Animal Farm Chapter 1 Summary and Analysis
by George Orwell

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Chapter 1 Summary and Analysis


Animal Farm opens as Mr. Jones, the owner of Manor Farm, drunkenly locks the animals away and goes to bed. As soon as Mr. Jones leaves, all the animals hurry to the big barn. Word has spread that Old Major, a well-regarded prize white boar, has had a strange dream and wishes to communicate it to the rest of the farm animals. Once all the animals have gathered in the barn, Old Major sits on a platform and begins to discuss the suffering they endure on the farm. He points out that the animals are forced to slave away all day long for only meager rations of food. The horses are deprived of their foals, the chickens are deprived of their eggs, and the cows are deprived of their milk. All the products of the animals’ labor are stolen, Old Major claims, by man. As if this is not bad enough, as soon as the animals outlive their usefulness, they will be brutally slaughtered. Declaring that “all animals are comrades” and “all men are enemies,” Old Major tells the animals that one day, there must be a rebellion against human cruelty. When the animals manage to finally overthrow man, they will find freedom and riches. Inspired, the animals take a vote and decide that all animals, even wild ones outside the farm, are comrades. Old Major cautions the animals that even if they should successfully overthrow their human owners, they must take care to never become like humans themselves. Specifically, they must never live in a house, sleep in a bed, wear clothes, drink, smoke, touch money, or trade. Finally, Old Major reveals that his strange dream was of a future where man has disappeared, and he says this dream made him recall a song from his childhood titled “Beasts of England.” He teaches this song to the animals, and they all enthusiastically begin singing along. They only stop singing when Mr. Jones hears the commotion and fires a warning shot toward the barn.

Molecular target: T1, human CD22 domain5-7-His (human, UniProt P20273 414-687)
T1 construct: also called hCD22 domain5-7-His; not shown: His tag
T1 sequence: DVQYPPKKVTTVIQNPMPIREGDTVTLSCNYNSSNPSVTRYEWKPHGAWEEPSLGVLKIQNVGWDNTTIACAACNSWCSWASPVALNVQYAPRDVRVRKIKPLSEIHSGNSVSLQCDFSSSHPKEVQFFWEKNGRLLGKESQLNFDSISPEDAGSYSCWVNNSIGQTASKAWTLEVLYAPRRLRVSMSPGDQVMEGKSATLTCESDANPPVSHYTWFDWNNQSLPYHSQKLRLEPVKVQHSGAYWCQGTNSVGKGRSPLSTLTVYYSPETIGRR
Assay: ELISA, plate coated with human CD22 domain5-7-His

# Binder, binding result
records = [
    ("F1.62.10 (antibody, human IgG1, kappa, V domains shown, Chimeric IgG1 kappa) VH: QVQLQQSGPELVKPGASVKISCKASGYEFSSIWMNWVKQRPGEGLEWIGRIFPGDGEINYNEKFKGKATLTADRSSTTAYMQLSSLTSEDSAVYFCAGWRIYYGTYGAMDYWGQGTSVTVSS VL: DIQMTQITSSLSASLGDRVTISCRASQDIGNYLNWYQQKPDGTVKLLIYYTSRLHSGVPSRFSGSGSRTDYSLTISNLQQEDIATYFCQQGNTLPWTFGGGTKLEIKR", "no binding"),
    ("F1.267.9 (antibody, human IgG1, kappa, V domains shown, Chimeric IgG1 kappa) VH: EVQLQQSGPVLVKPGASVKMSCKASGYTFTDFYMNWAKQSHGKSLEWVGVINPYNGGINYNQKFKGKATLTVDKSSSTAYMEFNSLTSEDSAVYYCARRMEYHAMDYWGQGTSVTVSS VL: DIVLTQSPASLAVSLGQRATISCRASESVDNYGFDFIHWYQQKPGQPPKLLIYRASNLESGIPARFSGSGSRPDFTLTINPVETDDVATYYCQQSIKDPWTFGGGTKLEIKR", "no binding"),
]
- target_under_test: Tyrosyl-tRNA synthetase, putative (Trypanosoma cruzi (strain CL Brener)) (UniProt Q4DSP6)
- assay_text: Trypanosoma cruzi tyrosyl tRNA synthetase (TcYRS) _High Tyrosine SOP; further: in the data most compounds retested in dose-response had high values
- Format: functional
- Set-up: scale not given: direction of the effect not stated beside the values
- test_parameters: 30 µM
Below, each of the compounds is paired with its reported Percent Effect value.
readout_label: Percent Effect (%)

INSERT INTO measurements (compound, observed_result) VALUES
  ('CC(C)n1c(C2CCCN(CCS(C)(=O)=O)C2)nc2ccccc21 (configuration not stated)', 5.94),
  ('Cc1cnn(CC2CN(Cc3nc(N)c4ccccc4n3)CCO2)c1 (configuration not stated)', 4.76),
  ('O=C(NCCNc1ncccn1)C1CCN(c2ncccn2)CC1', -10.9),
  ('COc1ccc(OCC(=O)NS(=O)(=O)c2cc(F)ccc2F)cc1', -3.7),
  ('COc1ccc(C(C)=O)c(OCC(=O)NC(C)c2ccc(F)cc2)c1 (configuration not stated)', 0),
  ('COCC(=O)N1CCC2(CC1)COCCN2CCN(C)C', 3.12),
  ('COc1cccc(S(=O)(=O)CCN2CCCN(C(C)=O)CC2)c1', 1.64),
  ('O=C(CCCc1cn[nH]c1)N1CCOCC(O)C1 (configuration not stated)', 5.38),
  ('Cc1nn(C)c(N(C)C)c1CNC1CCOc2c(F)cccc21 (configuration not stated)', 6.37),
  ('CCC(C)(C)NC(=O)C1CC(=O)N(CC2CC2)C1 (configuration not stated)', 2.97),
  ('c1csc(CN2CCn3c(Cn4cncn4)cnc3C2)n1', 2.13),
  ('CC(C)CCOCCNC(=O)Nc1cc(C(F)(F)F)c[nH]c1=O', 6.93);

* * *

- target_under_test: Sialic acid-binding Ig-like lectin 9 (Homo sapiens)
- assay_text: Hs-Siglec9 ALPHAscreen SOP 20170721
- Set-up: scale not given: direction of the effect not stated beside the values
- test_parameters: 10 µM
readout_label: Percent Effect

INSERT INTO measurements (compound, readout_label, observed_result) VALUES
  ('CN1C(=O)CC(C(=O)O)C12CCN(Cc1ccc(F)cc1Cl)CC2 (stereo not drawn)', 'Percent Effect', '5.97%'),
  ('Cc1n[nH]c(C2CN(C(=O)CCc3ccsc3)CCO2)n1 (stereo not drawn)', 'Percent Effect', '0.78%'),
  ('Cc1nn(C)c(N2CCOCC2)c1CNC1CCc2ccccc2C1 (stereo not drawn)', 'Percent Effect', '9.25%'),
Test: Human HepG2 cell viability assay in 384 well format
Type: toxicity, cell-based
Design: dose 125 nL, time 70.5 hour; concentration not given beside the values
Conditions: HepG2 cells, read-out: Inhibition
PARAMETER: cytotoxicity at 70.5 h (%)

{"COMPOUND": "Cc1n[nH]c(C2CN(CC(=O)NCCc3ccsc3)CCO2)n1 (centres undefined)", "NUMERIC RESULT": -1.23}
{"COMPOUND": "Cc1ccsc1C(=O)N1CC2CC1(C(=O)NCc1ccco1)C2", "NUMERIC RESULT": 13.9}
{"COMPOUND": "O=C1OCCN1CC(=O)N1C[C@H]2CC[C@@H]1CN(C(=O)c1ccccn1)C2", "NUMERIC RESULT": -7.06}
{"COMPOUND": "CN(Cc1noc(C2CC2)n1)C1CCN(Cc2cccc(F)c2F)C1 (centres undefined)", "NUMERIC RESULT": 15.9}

On a superficial level, Animal Farm is a story about talking farm animals who dream of a better life. However, Animal Farm—which Orwell called “a fairy story”—has a secondary and more symbolic meaning. The story is both a political and a moral allegory that draws inspiration from real historical events, namely the Russian Revolution of 1917 and the subsequent era of Stalinism. The animals in the story are anthropomorphic, meaning that they exhibit human characteristics, such as the ability to talk and think like a person. Several of the animals represent real historical figures associated with the Russian Revolution: The philosophical Old Major represents both Karl Marx and Vladimir Lenin, two men who touted the theory of communism as the means by which the economically oppressed working classes would eventually rise up to create an egalitarian society. Most of the animals on the farm are analogous to the poor, uneducated Russian peasant class, whose interests the leaders of the Russian Revolution claimed to represent.

By presenting his message indirectly through the medium of a fable, Orwell is able to give his ideas a broader and more universal application. Though the story of the animals on Manor Farm parallels real events in twentieth-century Russia, Orwell’s political critique extends far beyond that particular country. Written near the end of World War II, Animal Farm is intended to be a critique of the totalitarian regimes that Orwell saw coming to power all over the world—in Germany, Italy, and Spain, as well as in Russia. By making the main characters of the story nonhuman, Orwell creates a necessary distance that serves to highlight the absurdity and hypocrisy of the real human behaviors exhibited by the...

(The entire section is 940 words.)